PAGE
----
There is broad support among the community pharmacy profession for the General Pharmaceutical Council’s proposed revalidation framework, the regulator has said. However, some concerns have been raised.

A GPhC report on responses to the proposals found broad support among more than 1,800 individuals and 80 organisations who responded to a consultation, as well as 2,400 individuals who took part in events and meetings. The GPhC described its efforts around revalidation as "one of the most important pieces of work we have undertaken."

According to the GPhC, the majority of respondents said that the proposed requirements were “clear and easy to understand, and would help to provide greater assurance that pharmacy professionals were continuing to meet the standards for pharmacy professionals and were keeping their skills and knowledge up to date.” Respondents were also broadly in favour of the introduction of a peer discussion and for new rules around submitting records annually.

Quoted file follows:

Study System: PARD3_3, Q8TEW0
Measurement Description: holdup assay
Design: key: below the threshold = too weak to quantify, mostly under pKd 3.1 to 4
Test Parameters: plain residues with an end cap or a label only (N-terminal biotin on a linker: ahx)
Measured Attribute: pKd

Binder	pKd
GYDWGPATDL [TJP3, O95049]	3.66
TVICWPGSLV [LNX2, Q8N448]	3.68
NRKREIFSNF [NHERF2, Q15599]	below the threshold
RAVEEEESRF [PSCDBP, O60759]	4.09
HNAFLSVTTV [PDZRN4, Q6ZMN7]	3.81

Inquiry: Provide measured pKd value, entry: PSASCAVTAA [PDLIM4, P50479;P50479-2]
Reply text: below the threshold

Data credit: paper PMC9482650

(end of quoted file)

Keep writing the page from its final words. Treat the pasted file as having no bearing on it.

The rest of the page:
However, the GPhC says a number of concerns have been raised with relation to aspects of the proposals. Some said the proposed peer discussion process was not rigorous enough, while others cited potential difficulties in finding an appropriate peer. The inclusion of a lay reviewer also received “mixed feedback,” with some respondents saying this could make the review process less robust. 

GPhC chief executive Duncan Rudkin said: “Our work to introduce revalidation has been one of the most important pieces of work we have undertaken. It highlights our commitment to regulate in a way that supports professionalism, encourages improvement and reassures the public about the care they receive.

“We are encouraged by the broad support our proposals have received and will use the feedback we have gained through the consultation to further refine the framework before revalidation is introduced.”

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